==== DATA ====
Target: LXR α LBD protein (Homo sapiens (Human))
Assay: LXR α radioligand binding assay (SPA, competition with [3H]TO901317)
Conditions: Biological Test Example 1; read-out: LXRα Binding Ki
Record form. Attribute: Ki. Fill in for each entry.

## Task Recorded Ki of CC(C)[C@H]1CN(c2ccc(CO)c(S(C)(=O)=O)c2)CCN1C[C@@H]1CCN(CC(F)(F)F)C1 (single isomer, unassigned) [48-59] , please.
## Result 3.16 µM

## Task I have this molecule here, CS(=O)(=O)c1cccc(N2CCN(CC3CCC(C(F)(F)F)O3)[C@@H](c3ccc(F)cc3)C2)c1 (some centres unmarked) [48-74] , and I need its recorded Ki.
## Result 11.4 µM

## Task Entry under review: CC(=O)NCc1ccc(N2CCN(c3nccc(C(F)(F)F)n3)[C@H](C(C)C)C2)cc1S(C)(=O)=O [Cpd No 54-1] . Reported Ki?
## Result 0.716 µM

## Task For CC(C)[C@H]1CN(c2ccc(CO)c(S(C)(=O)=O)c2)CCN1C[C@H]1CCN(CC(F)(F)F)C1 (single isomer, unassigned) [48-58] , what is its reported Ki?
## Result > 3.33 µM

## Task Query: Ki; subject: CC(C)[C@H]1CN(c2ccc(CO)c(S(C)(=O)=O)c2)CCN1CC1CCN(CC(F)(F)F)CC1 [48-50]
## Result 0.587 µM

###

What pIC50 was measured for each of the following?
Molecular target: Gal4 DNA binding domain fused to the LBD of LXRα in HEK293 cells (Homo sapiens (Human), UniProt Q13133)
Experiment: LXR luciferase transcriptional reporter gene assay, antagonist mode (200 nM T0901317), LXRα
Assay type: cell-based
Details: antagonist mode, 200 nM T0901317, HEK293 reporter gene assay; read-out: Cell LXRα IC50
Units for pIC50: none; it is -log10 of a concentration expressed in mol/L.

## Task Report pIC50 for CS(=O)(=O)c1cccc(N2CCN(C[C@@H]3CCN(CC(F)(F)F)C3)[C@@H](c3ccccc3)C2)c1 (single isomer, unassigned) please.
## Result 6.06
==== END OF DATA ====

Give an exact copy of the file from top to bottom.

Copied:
Target: LXR α LBD protein (Homo sapiens (Human))
Assay: LXR α radioligand binding assay (SPA, competition with [3H]TO901317)
Conditions: Biological Test Example 1; read-out: LXRα Binding Ki
Record form. Attribute: Ki. Fill in for each entry.

## Task Recorded Ki of CC(C)[C@H]1CN(c2ccc(CO)c(S(C)(=O)=O)c2)CCN1C[C@@H]1CCN(CC(F)(F)F)C1 (single isomer, unassigned) [48-59] , please.
## Result 3.16 µM

## Task I have this molecule here, CS(=O)(=O)c1cccc(N2CCN(CC3CCC(C(F)(F)F)O3)[C@@H](c3ccc(F)cc3)C2)c1 (some centres unmarked) [48-74] , and I need its recorded Ki.
## Result 11.4 µM

## Task Entry under review: CC(=O)NCc1ccc(N2CCN(c3nccc(C(F)(F)F)n3)[C@H](C(C)C)C2)cc1S(C)(=O)=O [Cpd No 54-1] . Reported Ki?
## Result 0.716 µM

## Task For CC(C)[C@H]1CN(c2ccc(CO)c(S(C)(=O)=O)c2)CCN1C[C@H]1CCN(CC(F)(F)F)C1 (single isomer, unassigned) [48-58] , what is its reported Ki?
## Result > 3.33 µM

## Task Query: Ki; subject: CC(C)[C@H]1CN(c2ccc(CO)c(S(C)(=O)=O)c2)CCN1CC1CCN(CC(F)(F)F)CC1 [48-50]
## Result 0.587 µM

###

What pIC50 was measured for each of the following?
Molecular target: Gal4 DNA binding domain fused to the LBD of LXRα in HEK293 cells (Homo sapiens (Human), UniProt Q13133)
Experiment: LXR luciferase transcriptional reporter gene assay, antagonist mode (200 nM T0901317), LXRα
Assay type: cell-based
Details: antagonist mode, 200 nM T0901317, HEK293 reporter gene assay; read-out: Cell LXRα IC50
Units for pIC50: none; it is -log10 of a concentration expressed in mol/L.

## Task Report pIC50 for CS(=O)(=O)c1cccc(N2CCN(C[C@@H]3CCN(CC(F)(F)F)C3)[C@@H](c3ccccc3)C2)c1 (single isomer, unassigned) please.
## Result 6.06